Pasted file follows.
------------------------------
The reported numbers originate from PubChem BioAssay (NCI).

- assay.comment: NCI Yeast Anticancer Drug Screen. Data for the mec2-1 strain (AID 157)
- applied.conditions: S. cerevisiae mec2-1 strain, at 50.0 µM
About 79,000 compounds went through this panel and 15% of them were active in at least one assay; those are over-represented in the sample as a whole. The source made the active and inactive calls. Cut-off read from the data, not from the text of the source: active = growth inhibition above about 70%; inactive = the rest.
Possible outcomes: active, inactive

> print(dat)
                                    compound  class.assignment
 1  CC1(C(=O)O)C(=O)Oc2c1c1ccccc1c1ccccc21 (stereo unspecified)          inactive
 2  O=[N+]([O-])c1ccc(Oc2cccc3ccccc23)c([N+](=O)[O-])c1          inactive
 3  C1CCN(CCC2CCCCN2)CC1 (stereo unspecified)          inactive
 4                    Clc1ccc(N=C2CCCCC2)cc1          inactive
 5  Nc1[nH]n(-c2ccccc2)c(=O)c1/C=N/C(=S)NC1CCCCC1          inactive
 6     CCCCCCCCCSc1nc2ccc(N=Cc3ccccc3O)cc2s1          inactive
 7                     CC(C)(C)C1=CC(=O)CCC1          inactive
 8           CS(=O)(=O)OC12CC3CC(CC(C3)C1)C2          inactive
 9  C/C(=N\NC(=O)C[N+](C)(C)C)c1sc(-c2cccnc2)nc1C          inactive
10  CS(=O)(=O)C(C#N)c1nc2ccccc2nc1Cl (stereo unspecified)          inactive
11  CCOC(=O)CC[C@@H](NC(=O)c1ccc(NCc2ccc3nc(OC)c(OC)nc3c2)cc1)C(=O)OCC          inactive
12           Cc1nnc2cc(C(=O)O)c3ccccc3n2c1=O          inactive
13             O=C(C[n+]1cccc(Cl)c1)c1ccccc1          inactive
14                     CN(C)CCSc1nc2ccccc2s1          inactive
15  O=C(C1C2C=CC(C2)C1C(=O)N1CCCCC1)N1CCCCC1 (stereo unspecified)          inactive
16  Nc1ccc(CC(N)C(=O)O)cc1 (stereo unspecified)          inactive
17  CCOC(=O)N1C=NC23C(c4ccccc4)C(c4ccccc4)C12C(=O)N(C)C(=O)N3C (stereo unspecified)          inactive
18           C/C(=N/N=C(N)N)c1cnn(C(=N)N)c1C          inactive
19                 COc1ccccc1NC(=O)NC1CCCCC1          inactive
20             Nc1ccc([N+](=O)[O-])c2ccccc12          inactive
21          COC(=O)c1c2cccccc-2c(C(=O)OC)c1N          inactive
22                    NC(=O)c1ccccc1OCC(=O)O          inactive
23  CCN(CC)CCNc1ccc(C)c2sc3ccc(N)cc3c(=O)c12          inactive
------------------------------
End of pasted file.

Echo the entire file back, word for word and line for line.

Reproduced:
The reported numbers originate from PubChem BioAssay (NCI).

- assay.comment: NCI Yeast Anticancer Drug Screen. Data for the mec2-1 strain (AID 157)
- applied.conditions: S. cerevisiae mec2-1 strain, at 50.0 µM
About 79,000 compounds went through this panel and 15% of them were active in at least one assay; those are over-represented in the sample as a whole. The source made the active and inactive calls. Cut-off read from the data, not from the text of the source: active = growth inhibition above about 70%; inactive = the rest.
Possible outcomes: active, inactive

> print(dat)
                                    compound  class.assignment
 1  CC1(C(=O)O)C(=O)Oc2c1c1ccccc1c1ccccc21 (stereo unspecified)          inactive
 2  O=[N+]([O-])c1ccc(Oc2cccc3ccccc23)c([N+](=O)[O-])c1          inactive
 3  C1CCN(CCC2CCCCN2)CC1 (stereo unspecified)          inactive
 4                    Clc1ccc(N=C2CCCCC2)cc1          inactive
 5  Nc1[nH]n(-c2ccccc2)c(=O)c1/C=N/C(=S)NC1CCCCC1          inactive
 6     CCCCCCCCCSc1nc2ccc(N=Cc3ccccc3O)cc2s1          inactive
 7                     CC(C)(C)C1=CC(=O)CCC1          inactive
 8           CS(=O)(=O)OC12CC3CC(CC(C3)C1)C2          inactive
 9  C/C(=N\NC(=O)C[N+](C)(C)C)c1sc(-c2cccnc2)nc1C          inactive
10  CS(=O)(=O)C(C#N)c1nc2ccccc2nc1Cl (stereo unspecified)          inactive
11  CCOC(=O)CC[C@@H](NC(=O)c1ccc(NCc2ccc3nc(OC)c(OC)nc3c2)cc1)C(=O)OCC          inactive
12           Cc1nnc2cc(C(=O)O)c3ccccc3n2c1=O          inactive
13             O=C(C[n+]1cccc(Cl)c1)c1ccccc1          inactive
14                     CN(C)CCSc1nc2ccccc2s1          inactive
15  O=C(C1C2C=CC(C2)C1C(=O)N1CCCCC1)N1CCCCC1 (stereo unspecified)          inactive
16  Nc1ccc(CC(N)C(=O)O)cc1 (stereo unspecified)          inactive
17  CCOC(=O)N1C=NC23C(c4ccccc4)C(c4ccccc4)C12C(=O)N(C)C(=O)N3C (stereo unspecified)          inactive
18           C/C(=N/N=C(N)N)c1cnn(C(=N)N)c1C          inactive
19                 COc1ccccc1NC(=O)NC1CCCCC1          inactive
20             Nc1ccc([N+](=O)[O-])c2ccccc12          inactive
21          COC(=O)c1c2cccccc-2c(C(=O)OC)c1N          inactive
22                    NC(=O)c1ccccc1OCC(=O)O          inactive
23  CCN(CC)CCNc1ccc(C)c2sc3ccc(N)cc3c(=O)c12          inactive